03/04/10
Insects and other foods the trout may be eating:
1.   Blue-winged Olives
2.   Little Black Winter Stoneflies
3.   Streamers - matching sculpin, baitfish and small crayfish
4.   Midges

Early Season Strategies - Part 3
It is difficult to write about bugs hatching when there is snow on the ground and in
the forecast for today. I have to look at the forecast to make myself believe that will
change fast starting tomorrow. Of course there is a tremendous amount of snow in
the park that has to melt. This will slow down the warming process and continue to
keep the water cold, especially where the watersheds drain the highest peaks in the
park. For example, I will assure you it will keep the Middle Prong of the Little Pigeon
River cold for a while. We will have the Southern Runoff I predicted because of the
rapid warmup in the air temperatures. The high Saturday should be around 53 at
Gatlinburg with a high Sunday of 58 and 61 for Monday. If that forecast holds up,
there will be a lot of cold water draining off the slopes. That will create a very
deceptive situation this weekend. If you don't stick a thermometer in the water, you
may think it is April.

I captured some Blue Quill nymphs yesterday that were almost flies. Some appeared
to have their wing pads cracked. I didn't wade out and check the Quill Gordon
nymphs but I will assure you they are in the same situation. They are ready to
hatch. If the forecast holds up, you will probably see some large hatches occur
rather than the typical ones we get in the Smokies. The weather normally bounces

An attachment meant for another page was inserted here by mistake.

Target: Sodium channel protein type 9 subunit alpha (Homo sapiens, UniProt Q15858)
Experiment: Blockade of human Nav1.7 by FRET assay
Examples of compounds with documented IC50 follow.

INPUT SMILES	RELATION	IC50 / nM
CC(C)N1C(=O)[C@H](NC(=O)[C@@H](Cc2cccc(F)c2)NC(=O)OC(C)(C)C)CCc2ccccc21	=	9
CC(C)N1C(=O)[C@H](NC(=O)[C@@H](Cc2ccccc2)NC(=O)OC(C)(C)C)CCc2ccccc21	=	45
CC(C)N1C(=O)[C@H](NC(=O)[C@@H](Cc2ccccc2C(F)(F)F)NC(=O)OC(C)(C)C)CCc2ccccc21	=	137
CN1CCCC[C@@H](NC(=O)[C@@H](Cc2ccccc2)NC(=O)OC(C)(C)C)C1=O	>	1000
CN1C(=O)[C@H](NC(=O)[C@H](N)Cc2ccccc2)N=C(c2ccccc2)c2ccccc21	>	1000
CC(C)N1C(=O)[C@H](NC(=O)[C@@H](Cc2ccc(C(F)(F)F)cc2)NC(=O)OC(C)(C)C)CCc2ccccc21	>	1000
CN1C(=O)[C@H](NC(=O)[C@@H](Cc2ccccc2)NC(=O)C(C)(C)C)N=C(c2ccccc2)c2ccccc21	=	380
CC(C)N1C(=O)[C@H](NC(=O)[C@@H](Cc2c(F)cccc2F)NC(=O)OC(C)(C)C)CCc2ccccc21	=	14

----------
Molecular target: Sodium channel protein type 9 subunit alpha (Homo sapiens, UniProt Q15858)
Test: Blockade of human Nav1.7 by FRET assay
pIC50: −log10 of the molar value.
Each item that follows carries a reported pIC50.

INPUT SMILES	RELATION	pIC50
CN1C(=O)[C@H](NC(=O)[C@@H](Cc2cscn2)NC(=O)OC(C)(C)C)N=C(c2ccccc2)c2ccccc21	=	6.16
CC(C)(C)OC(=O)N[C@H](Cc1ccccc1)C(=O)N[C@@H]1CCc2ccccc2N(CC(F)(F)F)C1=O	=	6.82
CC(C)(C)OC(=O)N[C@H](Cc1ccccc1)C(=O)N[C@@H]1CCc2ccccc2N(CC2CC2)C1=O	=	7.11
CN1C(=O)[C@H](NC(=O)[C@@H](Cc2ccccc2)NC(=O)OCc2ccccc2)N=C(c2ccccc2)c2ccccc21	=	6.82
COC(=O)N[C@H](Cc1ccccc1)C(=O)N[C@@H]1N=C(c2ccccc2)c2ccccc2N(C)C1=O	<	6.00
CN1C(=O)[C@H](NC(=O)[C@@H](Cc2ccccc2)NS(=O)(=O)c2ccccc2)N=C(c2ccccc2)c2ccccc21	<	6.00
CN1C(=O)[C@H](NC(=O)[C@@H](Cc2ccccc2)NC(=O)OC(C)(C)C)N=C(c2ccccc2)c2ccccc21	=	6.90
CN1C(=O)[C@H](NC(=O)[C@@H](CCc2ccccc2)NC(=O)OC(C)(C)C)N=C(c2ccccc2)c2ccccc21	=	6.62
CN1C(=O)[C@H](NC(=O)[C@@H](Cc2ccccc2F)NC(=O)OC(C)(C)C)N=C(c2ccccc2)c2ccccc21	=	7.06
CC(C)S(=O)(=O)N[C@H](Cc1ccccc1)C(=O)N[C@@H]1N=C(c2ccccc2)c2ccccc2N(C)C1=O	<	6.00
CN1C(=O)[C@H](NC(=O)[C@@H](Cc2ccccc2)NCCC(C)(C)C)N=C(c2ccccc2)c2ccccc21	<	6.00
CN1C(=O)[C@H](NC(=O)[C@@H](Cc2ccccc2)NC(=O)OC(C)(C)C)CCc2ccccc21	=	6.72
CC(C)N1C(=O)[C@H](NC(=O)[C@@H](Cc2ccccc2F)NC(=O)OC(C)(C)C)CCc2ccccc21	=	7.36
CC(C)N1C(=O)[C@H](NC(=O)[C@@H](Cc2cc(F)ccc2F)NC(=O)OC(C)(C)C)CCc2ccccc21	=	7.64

back and forth from cold to warm and keeps the hatches irregular. Whenever the
water temperature in a certain area of the streams reach the point they begin to
hatch, they will continue to hatch even if the water temperature drops back down
again. Those upstream of that would normally hatch a day or two later, will be
delayed when this happens. This causes hatches to occur in one part of the stream
and appear to skip a few days before the same hatch occurs in a different part of
the stream. This is probably far more information than anyone needs. It it interesting
to me because this causes anglers to give all types of reports on the hatches each
year. In other words, they vary greatly but are probably accurate.

I have rambled off into subjects I didn't intend to get into, so I will get back to
another scenario following my  previous articles. Lets assume some Quill Gordons
come off the water about 2:00 PM where you are fishing in our hypothetical
situation. As soon as you see this, put on a wet fly (hopefully our "Perfect Fly"
Emerging Dun) and fish it in the current seams created by the pockets behind the
large rocks and boulders. Get it to the bottom before the drift starts. That will
produce if they are hatching and you fish it properly.

If you see any of the mayflies being eaten on the surface, you may want to switch to
the dun imitation, or dry fly. When the hatch first begins, it is usually not that
effective to fish on the surface. With the warming trend we should have, they will
hatch fairly quickly though. I would expect there will be some trout caught on the
surface by the middle to the end of next week for sure.

When the hatch ends, I suggest you swap back to a Quill Gordon nymph imitation
and continue to fish it in the pockets. I would do this up until as late as it is legal to
fish in the park, keeping a eye out for any Quill Gordon Spinners. If you see any
spinners (you will if the hatch has been occurring for over a day or two), switch to an
imitation of the spinner. If you catch the spinner fall just right, you may catch several
trout in a few minutes.